Thursday, February 28, 2008

two questions

A friend asked me on the phone what my happiest and saddest memories of Liberia are. I answered her incorrectly on the saddest one so let me get it right here. (btw, it's 5:45am here and I've been laying awake in bed for the past hour. this whole sleeping thing has eluded me for quite some time now...)

I would actually call it the most disturbing memory but it's sad too.
So if you've never heard Liberian English, it's a whole nother dialect and virtually impossible to understand for the newbie. Knowing this, the Liberians speak freely (aka quickly and without fixing grammar and vocab) around the white folks (they considered my nephew white as well which I got a kick out of) when they don't want for them to understand - like their own secret language.
So I'm chillin at the compound and there's about 10-15 guys sitting on the steps with me. One of them is telling a story and they're all laughing and prodding him on. I begin to tune them in, curious about the topic that has them all attentive.
The story teller is in front of the group (they're all about 20-30yrs old) and his whole body moves as he acts out portions of the tale. If I can read his lips, I understand about 50% more of what he's saying so everytime that he turns his head, I have 25% of an idea what he's saying.
'The general was just standing there, totally surrounded. You know what they did to him?'
(audience laughs)
'They stabbed him and stabbed him and kept on.'
(more laughter as the story teller acts out the part of the general getting stabbed in the lungs. He begins wheezing for a breath that his body cannot hold. he looks surprised everytime that he gets stabbed. more laughter)
'And he just takes it! And he's like (storyteller continues wheezing) and there's blood blood a-ll over the floor coming from him, like a river, more and more blood'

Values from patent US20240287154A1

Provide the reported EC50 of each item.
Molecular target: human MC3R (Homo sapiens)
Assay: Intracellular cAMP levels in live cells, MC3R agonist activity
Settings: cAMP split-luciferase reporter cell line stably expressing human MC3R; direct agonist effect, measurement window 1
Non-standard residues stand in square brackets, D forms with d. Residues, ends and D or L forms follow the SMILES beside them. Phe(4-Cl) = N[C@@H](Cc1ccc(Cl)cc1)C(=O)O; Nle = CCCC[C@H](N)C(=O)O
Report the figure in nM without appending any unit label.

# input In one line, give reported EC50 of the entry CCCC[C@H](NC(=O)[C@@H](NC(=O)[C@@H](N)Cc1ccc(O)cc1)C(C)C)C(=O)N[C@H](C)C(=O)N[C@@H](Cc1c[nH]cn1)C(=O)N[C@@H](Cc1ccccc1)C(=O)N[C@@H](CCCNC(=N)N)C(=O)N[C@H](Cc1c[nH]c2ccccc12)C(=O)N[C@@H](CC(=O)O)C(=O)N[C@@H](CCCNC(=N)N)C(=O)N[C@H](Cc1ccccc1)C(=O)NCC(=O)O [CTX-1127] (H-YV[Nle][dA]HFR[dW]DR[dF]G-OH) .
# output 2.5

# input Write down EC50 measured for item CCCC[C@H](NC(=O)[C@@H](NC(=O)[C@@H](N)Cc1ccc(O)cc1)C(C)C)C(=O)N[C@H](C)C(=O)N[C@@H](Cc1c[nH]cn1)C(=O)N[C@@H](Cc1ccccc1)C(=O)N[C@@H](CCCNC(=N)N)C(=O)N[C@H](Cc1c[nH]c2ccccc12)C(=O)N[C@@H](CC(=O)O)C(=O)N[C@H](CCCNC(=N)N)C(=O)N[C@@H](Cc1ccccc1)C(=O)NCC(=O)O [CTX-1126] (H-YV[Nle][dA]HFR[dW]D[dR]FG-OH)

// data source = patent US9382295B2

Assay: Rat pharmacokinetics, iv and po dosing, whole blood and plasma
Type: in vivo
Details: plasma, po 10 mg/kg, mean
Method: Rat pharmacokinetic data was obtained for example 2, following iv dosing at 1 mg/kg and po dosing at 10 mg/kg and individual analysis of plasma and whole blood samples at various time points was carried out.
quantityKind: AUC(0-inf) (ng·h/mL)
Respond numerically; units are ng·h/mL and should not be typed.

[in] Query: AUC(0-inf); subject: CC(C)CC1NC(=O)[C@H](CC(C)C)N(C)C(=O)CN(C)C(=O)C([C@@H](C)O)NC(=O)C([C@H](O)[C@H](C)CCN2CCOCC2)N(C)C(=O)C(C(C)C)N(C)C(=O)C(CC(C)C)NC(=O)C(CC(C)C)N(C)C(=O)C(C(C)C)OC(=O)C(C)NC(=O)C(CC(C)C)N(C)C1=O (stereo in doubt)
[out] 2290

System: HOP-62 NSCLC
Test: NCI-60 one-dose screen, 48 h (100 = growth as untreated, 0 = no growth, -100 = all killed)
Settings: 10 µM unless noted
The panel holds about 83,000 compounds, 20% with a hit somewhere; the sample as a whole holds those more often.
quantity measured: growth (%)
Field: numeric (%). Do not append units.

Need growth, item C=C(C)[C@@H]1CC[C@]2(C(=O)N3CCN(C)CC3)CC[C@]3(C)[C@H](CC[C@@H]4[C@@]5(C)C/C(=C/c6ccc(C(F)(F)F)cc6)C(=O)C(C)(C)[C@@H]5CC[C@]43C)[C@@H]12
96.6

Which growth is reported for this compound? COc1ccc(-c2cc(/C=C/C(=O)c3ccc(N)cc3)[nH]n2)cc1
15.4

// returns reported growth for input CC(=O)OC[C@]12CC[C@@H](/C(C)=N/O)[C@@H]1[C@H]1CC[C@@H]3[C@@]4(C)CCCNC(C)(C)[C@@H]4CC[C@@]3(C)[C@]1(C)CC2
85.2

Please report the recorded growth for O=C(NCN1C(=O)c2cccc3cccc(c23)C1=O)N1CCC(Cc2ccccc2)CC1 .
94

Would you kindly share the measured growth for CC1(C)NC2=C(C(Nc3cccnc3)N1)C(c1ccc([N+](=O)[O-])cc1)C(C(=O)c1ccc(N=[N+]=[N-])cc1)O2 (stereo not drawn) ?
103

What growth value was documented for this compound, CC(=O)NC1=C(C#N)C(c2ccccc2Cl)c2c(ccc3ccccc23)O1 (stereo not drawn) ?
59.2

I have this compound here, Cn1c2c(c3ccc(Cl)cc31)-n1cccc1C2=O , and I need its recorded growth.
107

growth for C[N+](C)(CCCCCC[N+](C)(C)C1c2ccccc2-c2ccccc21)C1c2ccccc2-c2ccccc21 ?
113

(I rise up from the stairs and exit the scene, trying not to cry at the reaction to the story being told. I understand that there's only so much that these men can handle and that we all deal with war and trauma differently... but the callousness and the emptiness that is required from someone to speak this way... it's a side of humanity that we ignore and push aside {have you seen 'The Beach'?} because it's so much easier to speak of Brittany and her boys rather than the brutality of the world that surrounds us. I can't help but wonder how we can just stand aside and watch this happen... I wonder why so few are willing to help, and why even fewer follow through when they're on the ground.)

Probably hearing my son call me 'Mommy' for the first time. I've never, and will never, tell any of my children to call me Mom. I want for them (the adopted children) to come to that conclusion within their own hearts without my pushing them to it.
I was headed to the bathroom for a splash of cool water on my face when I heard Big P ask some woman named Mommy what she was doing. I glanced around the bedroom, and sure enough, I was the only woman there.